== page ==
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Re: fixing smartmatch just hard enough (and when, too)

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David Golden
August 23, 2012 18:26
Re: fixing smartmatch just hard enough (and when, too)
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On Thu, Aug 23, 2012 at 7:53 PM, Damian Conway <> wrote:

> The argument for the ordering I've proposed to prefer the RHS object's
> ~~-overloading is that every other (non-overloaded) case in the
> smartmatch table dispatches solely on the RHS type. So, for consistency
> and predictability of *use*, I believe overloaded ~~ should favour the
> RHS object's overloading (if any) and fallback to the LHS object's
> overloading only if necessary.

But the semantics of LHS and RHS are different because smartmatch is

For a LHS object, the only semantically correct thing to do is to transform
one's own value and smartmatch it against the RHS comparator (or possibly a
suitable transformation of it [1]).

For a RHS object, there is no clear meaning for what it means to match,
therefore it's free to do any sort of comparison to the LHS value, which
may or may not involve smartmatching and may or may not invoke the
smartmatch overload on the LHS.

Let's take as an example an Error class whose objects have both a string
and a numerical value.  (Let's assume that it's not *actually* a dualvar,
since that's a different Pandora's box.)  The class overloads q{0+} and
q{""}.  The author overloads ~~ to always smartmatch as a number.

Imagine another class, which implements a length smartmatch, meaning that
~~ is overridden to check if the length of the LHS is greater than some
limit set in the constructor.  E.g. <<$max_length = Length::Max->(8) >>

Then consider:

    $error ~~ $max_length

If the LHS overload is processed first, the numeric value gets smartmatched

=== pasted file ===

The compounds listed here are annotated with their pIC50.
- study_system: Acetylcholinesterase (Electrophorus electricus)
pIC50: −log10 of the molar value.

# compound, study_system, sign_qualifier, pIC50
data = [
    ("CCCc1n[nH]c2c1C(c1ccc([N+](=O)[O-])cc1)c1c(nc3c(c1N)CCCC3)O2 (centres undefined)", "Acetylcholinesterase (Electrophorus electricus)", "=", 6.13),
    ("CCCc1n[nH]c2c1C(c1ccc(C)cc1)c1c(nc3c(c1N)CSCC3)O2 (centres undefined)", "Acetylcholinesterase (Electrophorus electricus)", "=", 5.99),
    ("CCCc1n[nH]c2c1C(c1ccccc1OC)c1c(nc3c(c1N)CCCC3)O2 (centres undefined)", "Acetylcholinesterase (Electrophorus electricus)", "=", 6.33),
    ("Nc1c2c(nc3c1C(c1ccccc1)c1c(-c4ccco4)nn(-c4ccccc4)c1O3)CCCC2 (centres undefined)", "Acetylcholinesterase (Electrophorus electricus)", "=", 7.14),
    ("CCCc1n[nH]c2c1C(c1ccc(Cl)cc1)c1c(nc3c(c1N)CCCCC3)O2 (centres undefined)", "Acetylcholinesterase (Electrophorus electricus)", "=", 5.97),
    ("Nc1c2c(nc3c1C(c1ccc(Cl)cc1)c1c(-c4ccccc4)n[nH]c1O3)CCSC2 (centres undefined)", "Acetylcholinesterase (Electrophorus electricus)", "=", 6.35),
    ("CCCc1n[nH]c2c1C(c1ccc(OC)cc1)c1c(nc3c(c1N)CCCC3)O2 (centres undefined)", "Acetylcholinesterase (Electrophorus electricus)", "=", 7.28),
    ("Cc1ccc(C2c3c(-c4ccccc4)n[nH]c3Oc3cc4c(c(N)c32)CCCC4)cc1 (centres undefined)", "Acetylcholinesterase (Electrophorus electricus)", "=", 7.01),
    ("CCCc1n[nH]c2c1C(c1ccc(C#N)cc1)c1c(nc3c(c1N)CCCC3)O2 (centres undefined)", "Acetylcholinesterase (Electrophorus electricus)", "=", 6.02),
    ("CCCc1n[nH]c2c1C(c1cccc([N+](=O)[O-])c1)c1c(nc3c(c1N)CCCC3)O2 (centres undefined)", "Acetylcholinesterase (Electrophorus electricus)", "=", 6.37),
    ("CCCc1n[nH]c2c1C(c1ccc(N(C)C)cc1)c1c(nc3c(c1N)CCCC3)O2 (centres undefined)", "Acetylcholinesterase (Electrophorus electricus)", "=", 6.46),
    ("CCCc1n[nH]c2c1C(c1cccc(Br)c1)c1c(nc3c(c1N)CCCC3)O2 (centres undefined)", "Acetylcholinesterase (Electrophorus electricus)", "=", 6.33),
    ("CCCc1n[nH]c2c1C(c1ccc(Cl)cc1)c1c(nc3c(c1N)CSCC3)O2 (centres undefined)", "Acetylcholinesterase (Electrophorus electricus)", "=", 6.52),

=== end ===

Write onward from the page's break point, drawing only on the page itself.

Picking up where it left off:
against the RHS, which does a length check of the numeric value against the
limit and we effectively get this:

    length($error->number) > $limit

If the RHS overload is processed first, the LHS gets checked for length,
which triggers stringification of the LHS (and thus the q{""} overload) and
we effectively get this:

    length($error->string) > $limit

Avoiding that requires the RHS overload to implement its logic in a
subroutine and smartmatch the LHS against the subroutine (or something
equally clever), thus triggering LHS smartmatch logic and we effectively
get this:

    sub { length(shift) > $limit } -> ( $error->number )

Whatever it does, it *must* give the LHS a chance to trigger its smartmatch
overloading.  (Requiring a subroutine is also inefficient.)

Thus, since a proper RHS overload must trigger a LHS overload anyway, then
the LHS override should trigger first, which simplifies the operation of
RHS overloading.


[1] The "problem" with LHS overloading is that the RHS gets passed in a
variable and if we can't tell whether that was originally a number or a
string, we don't know whether to smartmatch a scalar RHS as 0+$rhs or
"$rhs".  But if the LHS knows it should match as string or number, then it
can force that onto a simple RHS scalar value and wind up doing the right

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